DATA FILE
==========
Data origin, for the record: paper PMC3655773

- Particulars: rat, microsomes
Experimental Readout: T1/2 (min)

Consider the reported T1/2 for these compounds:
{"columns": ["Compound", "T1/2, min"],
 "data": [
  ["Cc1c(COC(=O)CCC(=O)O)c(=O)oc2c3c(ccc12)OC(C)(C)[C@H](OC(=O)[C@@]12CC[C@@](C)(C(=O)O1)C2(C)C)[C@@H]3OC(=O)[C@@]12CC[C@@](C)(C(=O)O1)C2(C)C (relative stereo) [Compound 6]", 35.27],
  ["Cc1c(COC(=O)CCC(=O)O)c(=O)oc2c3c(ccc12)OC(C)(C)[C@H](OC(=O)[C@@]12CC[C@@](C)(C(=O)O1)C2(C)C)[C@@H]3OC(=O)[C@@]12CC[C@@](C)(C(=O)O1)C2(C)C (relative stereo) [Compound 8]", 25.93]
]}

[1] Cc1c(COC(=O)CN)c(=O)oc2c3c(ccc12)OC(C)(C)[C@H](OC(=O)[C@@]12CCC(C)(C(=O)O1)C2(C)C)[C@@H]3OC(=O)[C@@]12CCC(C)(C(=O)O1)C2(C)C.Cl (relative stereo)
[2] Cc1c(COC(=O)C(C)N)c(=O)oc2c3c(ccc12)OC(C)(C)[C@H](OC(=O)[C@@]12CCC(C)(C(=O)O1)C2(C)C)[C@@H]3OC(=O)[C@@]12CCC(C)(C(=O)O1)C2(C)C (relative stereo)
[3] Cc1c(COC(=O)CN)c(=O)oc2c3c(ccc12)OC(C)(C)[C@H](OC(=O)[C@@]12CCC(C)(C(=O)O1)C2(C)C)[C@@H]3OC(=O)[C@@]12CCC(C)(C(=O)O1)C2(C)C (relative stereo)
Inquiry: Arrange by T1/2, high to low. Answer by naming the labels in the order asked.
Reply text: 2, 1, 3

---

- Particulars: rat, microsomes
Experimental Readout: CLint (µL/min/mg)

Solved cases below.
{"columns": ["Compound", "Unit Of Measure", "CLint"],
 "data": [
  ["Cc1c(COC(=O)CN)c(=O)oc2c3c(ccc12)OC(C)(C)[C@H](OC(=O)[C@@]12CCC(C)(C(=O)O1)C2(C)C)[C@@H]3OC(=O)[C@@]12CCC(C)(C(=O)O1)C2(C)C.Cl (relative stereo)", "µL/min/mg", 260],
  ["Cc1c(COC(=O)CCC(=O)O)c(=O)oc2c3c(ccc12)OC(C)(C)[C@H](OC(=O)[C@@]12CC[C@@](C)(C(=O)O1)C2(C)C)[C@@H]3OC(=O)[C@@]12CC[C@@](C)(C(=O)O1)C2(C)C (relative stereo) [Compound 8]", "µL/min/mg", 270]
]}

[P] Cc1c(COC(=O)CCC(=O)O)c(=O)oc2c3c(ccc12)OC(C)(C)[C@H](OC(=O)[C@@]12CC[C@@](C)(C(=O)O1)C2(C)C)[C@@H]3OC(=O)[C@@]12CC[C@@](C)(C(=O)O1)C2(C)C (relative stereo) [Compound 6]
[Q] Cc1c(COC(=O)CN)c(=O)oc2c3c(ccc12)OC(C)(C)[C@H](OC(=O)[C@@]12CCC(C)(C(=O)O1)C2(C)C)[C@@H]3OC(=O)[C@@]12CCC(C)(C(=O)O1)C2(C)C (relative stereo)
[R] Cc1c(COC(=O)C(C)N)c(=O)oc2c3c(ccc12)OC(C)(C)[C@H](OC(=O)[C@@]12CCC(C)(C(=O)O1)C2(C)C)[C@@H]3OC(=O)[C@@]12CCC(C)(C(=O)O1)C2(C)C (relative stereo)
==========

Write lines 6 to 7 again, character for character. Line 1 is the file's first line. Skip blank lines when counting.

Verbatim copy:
 "data": [
  ["Cc1c(COC(=O)CCC(=O)O)c(=O)oc2c3c(ccc12)OC(C)(C)[C@H](OC(=O)[C@@]12CC[C@@](C)(C(=O)O1)C2(C)C)[C@@H]3OC(=O)[C@@]12CC[C@@](C)(C(=O)O1)C2(C)C (relative stereo) [Compound 6]", 35.27],